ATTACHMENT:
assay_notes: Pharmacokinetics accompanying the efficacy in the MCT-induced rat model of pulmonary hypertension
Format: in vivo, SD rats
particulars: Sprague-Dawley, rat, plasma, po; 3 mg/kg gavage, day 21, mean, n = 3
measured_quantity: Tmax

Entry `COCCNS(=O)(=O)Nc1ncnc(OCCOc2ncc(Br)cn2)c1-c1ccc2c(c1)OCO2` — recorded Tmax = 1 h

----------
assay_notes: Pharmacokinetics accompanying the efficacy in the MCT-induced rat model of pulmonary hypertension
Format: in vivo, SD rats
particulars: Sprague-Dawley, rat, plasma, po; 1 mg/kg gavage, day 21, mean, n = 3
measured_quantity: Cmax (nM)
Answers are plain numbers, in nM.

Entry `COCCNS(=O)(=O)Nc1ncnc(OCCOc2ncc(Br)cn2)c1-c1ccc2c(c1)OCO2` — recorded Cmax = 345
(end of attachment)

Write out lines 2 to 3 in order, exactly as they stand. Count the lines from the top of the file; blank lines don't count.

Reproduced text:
Format: in vivo, SD rats
particulars: Sprague-Dawley, rat, plasma, po; 3 mg/kg gavage, day 21, mean, n = 3